Wide Receiver Red Zone Efficiency
While red zone efficiency can vary from year to year, it can be a helpful indicator if the analysis from the factors mentioned above are too close to call. Red zone efficiency is a metric used to calculate how many times a team scores for each time they are in the red zone. For wide receivers, it is much the same, using how many targets, receptions, and touchdowns they get while inside the red zone. This metric should be used when factoring the “upside” a player has. It is part of the reason Mike Evans, despite only having a 16% target share, was able to leap ahead of so many other receivers ahead of his ADP tier, including teammate Chris Godwin. Evans ranked fourth overall in red zone efficiency from the 20-yard line, behind only Cooper Kupp, Stefon Diggs, and Davante Adams, with 19 targets, 14 receptions, and 10 touchdowns. Godwin, while having 26 targets and 20 receptions in the red zone, only scored five times, diminishing his efficiency.
Again, this is not something you want to pin your fantasy hopes and dreams on, as touchdown regression is very real in some cases, but it can help give you an idea of who the quarterback trusts when it matters most. Allen Lazard is a great example of this trust. Despite finishing as WR31, Lazard came in tied for 12th in red zone efficiency from the 20-yard line in 2021. He only had 60 targets through 15 games last year, but 16 of those targets came from within the red zone, and they led to seven touchdowns. When assessing a late-round draft pick and trying to determine who has the most chance of scoring your fantasy points, red zone efficiency is an extremely important metric.
The three categories mentioned above are all crucial, but in order for a receiver to gain receptions, yardage, and touchdowns, they need to have an efficient quarterback. We all want to pair a wide receiver with a quarterback who puts up fantasy points. However, sometimes those points mislead us into thinking that some of them will correlate with higher points for the wide receiver, which is often not the case. For example, Jalen Hurts, despite finishing in the top ten in fantasy points, only managed to support one mid-tier WR3 in DeVonta Smith. Kyler Murray finished as QB10 but only supported a fringe WR2/WR3 in Christian Kirk. It can be deceiving at times, as my colleague Andrew Cooper points out by comparing the surprisingly similar passing production provided by two quarterbacks last season here.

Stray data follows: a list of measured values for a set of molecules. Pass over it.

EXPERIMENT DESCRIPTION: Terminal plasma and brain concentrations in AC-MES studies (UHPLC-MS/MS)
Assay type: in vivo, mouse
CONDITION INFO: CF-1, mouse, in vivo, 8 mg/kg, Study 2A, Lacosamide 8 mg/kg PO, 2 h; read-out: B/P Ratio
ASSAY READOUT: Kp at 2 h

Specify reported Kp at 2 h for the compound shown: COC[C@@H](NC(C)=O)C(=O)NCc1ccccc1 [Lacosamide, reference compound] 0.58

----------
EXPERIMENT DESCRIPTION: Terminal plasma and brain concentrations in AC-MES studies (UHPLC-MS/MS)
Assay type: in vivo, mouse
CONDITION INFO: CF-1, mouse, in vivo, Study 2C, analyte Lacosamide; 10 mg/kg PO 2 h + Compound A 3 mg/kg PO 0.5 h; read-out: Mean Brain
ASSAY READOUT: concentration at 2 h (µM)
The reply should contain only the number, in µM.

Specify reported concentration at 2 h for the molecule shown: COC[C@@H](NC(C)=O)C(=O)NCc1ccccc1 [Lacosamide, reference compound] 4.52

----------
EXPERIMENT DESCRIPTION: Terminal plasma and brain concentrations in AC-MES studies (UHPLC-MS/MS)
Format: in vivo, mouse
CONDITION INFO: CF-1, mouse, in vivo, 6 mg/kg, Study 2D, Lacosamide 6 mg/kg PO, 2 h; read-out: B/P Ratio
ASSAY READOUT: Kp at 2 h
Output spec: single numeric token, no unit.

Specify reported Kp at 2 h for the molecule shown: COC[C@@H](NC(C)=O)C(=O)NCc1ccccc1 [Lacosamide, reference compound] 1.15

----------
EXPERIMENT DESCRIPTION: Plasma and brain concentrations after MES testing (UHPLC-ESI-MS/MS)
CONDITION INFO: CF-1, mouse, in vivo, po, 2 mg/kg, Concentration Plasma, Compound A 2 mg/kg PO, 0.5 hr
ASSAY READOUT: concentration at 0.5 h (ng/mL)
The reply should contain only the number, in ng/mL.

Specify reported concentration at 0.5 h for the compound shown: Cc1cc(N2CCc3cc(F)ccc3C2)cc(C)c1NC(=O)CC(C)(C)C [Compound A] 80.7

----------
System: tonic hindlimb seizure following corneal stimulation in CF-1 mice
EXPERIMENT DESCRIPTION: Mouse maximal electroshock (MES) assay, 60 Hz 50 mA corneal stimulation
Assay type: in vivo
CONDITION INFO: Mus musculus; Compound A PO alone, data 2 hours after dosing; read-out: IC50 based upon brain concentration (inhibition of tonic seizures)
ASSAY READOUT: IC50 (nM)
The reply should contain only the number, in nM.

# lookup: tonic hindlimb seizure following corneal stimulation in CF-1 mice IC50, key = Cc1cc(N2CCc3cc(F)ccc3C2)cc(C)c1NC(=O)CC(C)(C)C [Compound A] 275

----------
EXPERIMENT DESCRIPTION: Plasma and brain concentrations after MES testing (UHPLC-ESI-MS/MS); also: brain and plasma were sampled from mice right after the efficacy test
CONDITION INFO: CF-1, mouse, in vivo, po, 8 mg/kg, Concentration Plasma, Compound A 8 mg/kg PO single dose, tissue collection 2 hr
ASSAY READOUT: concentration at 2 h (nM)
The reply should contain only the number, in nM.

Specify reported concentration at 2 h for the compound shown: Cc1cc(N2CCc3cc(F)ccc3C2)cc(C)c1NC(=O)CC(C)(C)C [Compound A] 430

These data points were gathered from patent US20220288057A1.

At times, quarterbacks who rush more do not provide their wide receivers with upside or consistent targets because the volume is just not there. Along the same lines, do they tend to target their tight ends more than wide receivers, like Patrick Mahomes and Lamar Jackson? Do they tend to make inaccurate throws and commit more turnovers, thereby robbing you of important time of possession? Or does your team play from behind often, forcing your quarterback to throw more, as in the case of Amon-Ra St. Brown or Elijah Moore last season? Just because your wide receiver’s quarterback is “good” or “bad” does not mean it will translate to fantasy success for your player.
Putting These Factors Together
Now that I’ve inundated you with numerous ways to rank your wide receivers, what do you do with all of it? I would recommend this. Weigh each factor in an inverse pyramid and see which player comes out on top on the most important factors. Also, feel free to weigh these factors in accordance to how risky you want to be. Do you want to take a “safe” play in a slot receiver who runs a high percentage of routes and earns lots of targets, or would you rather go with an “upside” play in a receiver who has a high red zone efficiency but doesn’t earn a ton of targets? All of this depends on who you are as a fantasy player, how your league settings work, and who is available for you to take, but I hope they are all helpful to you in dominating your league and taking home a fantasy football championship. Good luck!